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Feeling Gravity's Pull

Amid significant underperformance in 2015 and likely more interest-rate hikes, can risky mortgage REITs turn things around? Here's a look at the largest mortgage REIT exchange-traded fund.

REM's 18% share-price decline in 2013--compared with that year's strong bull market for domestic stocks--demonstrates mortgage REITs' high risk profile. While attractive, their double-digit yields signal that this subsector is appropriate only for very risk-tolerant investors.

REM meaningfully underperformed the broader U.S. equity market in 2015. After the Federal Reserve lifted interest rates in December 2015, REM actually rallied slightly. Interest rates and sentiment regarding rate movements historically have had a major impact on mortgage REITs (investor uncertainty about interest rates prompted mortgage REITs' 2013 sell-off). At the same time, rising rates are not necessarily all bad for mortgage REITs. Higher short-term rates certainly increase funding costs, but the effect could be mitigated somewhat if long-term rates rise even faster, resulting in a steeper yield curve and a greater spread. (While many mortgage REITs hold fixed-rate residential mortgages and mortgage-backed securities, some hold variable-rate commercial property loans. As such, REM is exposed both to fixed-rate and floating-rate securities.)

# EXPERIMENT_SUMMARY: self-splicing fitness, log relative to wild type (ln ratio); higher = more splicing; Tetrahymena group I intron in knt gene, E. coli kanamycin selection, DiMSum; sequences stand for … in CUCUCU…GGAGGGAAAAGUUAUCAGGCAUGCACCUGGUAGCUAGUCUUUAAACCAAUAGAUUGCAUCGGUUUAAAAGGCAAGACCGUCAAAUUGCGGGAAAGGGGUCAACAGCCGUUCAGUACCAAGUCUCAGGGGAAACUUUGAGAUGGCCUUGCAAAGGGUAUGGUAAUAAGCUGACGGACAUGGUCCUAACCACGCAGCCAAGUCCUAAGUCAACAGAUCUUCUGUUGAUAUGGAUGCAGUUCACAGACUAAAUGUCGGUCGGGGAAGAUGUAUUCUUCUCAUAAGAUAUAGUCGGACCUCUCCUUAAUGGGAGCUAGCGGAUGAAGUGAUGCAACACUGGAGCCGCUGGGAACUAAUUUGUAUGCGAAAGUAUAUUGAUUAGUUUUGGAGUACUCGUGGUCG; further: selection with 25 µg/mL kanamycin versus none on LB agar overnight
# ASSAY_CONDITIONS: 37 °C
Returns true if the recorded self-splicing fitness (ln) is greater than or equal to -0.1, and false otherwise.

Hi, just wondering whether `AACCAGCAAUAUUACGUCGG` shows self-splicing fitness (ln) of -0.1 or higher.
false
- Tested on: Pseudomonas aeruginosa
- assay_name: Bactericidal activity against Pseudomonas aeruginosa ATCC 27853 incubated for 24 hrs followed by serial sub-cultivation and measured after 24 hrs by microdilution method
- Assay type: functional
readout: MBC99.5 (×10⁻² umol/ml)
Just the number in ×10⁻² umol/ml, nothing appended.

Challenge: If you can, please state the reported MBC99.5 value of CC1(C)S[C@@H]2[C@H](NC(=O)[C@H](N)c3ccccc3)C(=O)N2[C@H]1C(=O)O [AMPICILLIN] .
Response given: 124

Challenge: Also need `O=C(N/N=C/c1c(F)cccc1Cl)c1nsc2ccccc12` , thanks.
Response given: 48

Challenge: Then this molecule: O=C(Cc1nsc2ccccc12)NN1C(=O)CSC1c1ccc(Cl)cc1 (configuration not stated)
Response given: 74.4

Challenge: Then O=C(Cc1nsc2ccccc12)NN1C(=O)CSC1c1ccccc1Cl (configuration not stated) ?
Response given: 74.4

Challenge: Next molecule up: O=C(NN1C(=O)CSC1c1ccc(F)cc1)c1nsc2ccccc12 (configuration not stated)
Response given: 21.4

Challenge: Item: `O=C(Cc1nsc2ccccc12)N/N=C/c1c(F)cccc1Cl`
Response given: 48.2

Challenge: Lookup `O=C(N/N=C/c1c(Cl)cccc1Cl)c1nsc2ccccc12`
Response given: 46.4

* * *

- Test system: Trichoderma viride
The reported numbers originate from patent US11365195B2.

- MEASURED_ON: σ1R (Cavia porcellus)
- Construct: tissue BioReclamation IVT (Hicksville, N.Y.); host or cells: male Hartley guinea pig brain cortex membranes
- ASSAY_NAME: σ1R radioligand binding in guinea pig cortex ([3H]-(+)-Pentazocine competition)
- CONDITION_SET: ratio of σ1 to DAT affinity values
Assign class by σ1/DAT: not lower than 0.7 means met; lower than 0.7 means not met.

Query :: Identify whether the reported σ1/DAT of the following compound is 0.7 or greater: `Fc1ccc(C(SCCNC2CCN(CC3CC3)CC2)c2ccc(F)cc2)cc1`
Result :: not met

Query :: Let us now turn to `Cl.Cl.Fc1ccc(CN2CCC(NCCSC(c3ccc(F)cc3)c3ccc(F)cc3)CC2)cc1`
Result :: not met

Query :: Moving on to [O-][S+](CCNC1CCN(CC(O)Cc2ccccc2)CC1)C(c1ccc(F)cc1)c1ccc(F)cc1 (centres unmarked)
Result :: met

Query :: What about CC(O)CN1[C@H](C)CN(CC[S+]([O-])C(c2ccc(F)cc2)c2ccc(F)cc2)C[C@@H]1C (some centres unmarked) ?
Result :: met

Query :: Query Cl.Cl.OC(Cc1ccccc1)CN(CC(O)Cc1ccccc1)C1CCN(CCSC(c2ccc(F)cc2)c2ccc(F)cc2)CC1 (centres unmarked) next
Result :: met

Mortgage REITs' exposure to housing values varies. Agency REITs, such as Annaly Capital Management NLY, are not exposed to credit risk but have some exposure to housing prices because higher prices mean increased prepayment spreads. Housing prices have a far greater impact on nonagency REITs like PennyMac Mortgage Investment Trust PMT, as higher prices mean fewer delinquencies, lower borrowing costs, easier securitization, and fewer write-downs. For nonagency REITs, higher real estate prices typically mean higher earnings and payouts.